My name’s Jarrad Radke and thought I’d share a day in the life of a Remote Communications Technician during a decent ‘Wet Season’ in the East Kimberley, Western Australia.

My job for the day was to attend the Spring Creek Station radio tower on the Kununurra swing radio system to determine why the site wasn’t working – or what we call in the business, ‘isolated’ – leaving the residents at Spring Creek Station without service.

We were in the middle of what was shaping up to be a pretty good wet season here in the Kimberley and as such we had plenty of rain. Most of the unsealed roads we use in the dry season to access remote customers and infrastructure are closed, so when faults occur we have to use alternative transport to get to these places.

For this job we used Helispirit, the helicopter operator we use, which provided a LongRanger Helicopter to get technicians like me to the radio infrastructure sites servicing the Spring Creek Station.

For me, flying is always a big day requiring plenty of preparation to ensure you give yourself every chance of resolving the issue you’re inspecting. Remote technicians quite often head to the site with limited information and equipment, because the aircraft can only carry a limited amount of weight – so we need to consider what it is we need when it comes to parts, test equipment, tools, and interim satellite units.

On this particular day, after conducting various tests at both radio sites, we determined that an Omni Antenna had failed due to a suspected lightning strike at the site. A potential issue was also discovered with the feeder cable between the radio equipment and the antenna.

Both issues require specialised radio lines riggers to rectify them, so until they attend and resolve the issue with the external plant we needed to provide some form of interim service.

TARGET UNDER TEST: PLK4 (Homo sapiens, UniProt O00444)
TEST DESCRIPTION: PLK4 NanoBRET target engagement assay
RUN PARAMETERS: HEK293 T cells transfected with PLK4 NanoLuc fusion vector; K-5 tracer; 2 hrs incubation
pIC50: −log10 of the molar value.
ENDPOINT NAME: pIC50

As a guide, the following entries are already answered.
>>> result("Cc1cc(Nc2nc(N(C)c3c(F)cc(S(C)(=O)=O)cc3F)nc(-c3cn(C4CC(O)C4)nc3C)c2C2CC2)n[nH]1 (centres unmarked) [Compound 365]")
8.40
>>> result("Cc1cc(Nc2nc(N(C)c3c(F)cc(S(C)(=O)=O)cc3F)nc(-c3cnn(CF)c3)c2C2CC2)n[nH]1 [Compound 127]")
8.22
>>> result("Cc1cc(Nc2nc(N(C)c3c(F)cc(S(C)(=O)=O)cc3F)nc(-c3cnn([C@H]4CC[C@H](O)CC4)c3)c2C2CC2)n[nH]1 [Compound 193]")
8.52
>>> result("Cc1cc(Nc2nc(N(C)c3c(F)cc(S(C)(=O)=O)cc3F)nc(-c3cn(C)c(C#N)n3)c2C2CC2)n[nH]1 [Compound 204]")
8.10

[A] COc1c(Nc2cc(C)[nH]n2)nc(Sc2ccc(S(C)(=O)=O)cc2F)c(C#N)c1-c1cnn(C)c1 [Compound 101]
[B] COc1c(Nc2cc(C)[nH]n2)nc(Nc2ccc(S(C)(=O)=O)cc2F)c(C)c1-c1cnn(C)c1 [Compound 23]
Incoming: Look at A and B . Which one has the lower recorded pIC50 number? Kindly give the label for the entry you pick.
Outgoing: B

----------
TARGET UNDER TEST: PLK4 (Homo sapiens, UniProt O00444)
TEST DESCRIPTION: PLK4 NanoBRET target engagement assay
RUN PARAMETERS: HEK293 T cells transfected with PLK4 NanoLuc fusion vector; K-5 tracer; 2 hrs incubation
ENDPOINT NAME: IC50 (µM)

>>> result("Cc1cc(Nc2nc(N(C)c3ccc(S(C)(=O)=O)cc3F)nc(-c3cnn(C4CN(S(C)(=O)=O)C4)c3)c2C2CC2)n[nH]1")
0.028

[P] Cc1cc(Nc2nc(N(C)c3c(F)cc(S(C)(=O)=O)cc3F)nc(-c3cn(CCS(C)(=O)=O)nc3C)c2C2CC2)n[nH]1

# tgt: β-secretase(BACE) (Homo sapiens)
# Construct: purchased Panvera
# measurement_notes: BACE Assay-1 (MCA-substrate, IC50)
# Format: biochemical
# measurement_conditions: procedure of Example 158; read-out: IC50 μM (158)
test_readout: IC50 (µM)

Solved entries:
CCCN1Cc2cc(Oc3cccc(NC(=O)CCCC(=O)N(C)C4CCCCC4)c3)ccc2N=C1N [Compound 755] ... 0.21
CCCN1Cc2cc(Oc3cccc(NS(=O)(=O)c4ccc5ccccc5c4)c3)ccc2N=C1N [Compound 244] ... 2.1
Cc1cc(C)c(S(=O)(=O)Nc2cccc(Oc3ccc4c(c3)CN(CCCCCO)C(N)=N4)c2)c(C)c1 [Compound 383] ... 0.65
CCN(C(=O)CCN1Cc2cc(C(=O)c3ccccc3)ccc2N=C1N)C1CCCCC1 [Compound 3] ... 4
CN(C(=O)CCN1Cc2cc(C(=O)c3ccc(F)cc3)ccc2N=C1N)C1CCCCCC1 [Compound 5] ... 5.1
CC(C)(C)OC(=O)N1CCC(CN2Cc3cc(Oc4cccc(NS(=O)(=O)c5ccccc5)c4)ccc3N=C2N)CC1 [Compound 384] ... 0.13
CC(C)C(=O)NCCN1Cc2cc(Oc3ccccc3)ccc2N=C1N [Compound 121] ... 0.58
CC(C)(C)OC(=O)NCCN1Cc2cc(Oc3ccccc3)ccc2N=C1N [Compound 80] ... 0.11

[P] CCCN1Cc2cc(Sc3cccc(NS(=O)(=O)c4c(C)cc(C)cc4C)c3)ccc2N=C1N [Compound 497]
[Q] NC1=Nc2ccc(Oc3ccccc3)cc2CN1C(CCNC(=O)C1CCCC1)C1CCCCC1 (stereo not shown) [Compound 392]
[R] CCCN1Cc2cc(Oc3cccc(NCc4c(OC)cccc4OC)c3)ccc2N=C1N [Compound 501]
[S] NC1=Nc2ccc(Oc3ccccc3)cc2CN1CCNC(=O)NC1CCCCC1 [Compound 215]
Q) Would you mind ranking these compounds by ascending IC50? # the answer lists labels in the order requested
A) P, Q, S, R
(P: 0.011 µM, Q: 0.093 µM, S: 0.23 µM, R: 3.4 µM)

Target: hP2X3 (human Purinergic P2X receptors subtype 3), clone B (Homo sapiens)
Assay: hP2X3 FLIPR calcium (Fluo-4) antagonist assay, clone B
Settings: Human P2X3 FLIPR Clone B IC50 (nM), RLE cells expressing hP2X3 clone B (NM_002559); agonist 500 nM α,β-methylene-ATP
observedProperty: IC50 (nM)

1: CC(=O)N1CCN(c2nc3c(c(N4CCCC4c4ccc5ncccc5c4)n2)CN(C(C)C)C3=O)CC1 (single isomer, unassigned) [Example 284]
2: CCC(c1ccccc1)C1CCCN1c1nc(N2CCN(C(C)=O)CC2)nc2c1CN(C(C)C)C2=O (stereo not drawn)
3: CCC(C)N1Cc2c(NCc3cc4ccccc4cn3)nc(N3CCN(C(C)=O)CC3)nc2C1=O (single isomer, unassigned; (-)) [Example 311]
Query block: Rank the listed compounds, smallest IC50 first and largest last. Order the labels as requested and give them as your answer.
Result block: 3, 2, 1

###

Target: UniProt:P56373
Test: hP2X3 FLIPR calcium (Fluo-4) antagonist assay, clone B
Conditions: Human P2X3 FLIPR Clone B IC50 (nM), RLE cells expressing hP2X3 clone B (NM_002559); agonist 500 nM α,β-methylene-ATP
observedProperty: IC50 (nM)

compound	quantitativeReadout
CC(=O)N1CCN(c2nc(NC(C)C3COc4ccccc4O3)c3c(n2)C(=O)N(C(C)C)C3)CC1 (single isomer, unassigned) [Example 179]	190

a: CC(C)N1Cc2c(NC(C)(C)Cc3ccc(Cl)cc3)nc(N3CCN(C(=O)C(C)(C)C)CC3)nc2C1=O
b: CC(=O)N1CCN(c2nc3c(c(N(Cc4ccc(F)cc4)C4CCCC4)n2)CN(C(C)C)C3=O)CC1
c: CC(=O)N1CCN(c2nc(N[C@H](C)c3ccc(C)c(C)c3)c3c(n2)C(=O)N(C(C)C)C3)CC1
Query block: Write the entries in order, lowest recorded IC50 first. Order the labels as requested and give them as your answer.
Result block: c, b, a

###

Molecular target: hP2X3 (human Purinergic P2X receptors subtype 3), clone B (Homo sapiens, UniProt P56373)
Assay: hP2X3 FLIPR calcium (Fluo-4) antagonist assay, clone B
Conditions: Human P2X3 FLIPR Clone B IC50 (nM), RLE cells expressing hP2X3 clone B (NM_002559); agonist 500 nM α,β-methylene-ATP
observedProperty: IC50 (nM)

In this instance, the site was quite remote and had no mobile coverage so an Interim Satellite unit was installed at the Spring Creek Radio Station using the site’s 12v solar/battery power and a connection to the copper line between the radio and the homestead.

With assistance from our WA Radio SME Kev Donnellan, we diagnosed the fault, located it, raised the appropriate work orders to get this customer’s normal service rectified and provided an interim service.

After what turned out to be a long, extremely hot and humid day we headed home skirting around the eastern edge of Lake Argyle and through some normal afternoon storm activity, which is typical for this time of the year.

The view from the helicopter was amazing and the weather provided some spectacular scenery. There was water everywhere, all the creeks were running and waterfalls appeared out of the rocky mountain ranges along the Upper Ord River.

I hope this offers some insight into what it’s like as part of Telstra’s remote infrastructure network as well as the logistics involved in maintaining it.

An added bonus is the scenery around the sites I help maintain and I’m proud to be able to share these images with those who are unfamiliar with this remote part of Australia. Want to see more? Check out where my career has taken me before.

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